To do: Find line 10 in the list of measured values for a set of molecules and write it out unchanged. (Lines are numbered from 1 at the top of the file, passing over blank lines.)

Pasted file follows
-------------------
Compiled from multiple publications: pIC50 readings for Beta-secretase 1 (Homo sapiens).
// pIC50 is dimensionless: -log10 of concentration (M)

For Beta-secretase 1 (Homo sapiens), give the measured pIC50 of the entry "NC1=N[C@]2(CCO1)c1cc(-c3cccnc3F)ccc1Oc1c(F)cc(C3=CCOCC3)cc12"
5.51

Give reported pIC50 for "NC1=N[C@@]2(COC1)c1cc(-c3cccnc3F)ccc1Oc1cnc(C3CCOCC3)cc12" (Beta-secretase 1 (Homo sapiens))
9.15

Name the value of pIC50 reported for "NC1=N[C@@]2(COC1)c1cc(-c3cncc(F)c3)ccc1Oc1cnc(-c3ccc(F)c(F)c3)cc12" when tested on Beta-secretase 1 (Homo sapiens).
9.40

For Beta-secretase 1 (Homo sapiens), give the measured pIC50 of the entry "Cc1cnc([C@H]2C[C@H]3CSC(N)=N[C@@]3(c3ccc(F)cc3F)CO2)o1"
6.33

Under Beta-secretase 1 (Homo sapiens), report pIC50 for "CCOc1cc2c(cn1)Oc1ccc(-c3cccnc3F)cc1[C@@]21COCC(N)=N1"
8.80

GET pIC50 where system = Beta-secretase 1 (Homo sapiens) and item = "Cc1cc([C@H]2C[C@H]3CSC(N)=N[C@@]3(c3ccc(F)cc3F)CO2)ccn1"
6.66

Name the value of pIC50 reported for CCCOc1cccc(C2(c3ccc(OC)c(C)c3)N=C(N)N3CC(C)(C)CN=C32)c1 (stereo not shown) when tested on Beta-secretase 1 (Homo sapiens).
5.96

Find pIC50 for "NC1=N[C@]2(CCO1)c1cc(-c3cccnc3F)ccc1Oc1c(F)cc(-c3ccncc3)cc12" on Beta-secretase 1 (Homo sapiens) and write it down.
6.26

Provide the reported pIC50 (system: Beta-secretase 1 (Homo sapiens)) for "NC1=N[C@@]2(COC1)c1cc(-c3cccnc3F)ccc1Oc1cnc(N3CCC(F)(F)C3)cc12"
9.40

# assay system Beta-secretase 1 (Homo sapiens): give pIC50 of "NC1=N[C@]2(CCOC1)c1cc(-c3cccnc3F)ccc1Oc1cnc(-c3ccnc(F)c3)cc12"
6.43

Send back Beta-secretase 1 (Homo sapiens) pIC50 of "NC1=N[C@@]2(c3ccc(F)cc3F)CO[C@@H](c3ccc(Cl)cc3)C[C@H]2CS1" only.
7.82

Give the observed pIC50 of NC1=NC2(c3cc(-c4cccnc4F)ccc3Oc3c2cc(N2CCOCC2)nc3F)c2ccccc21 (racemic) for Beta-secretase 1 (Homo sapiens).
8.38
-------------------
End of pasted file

6.33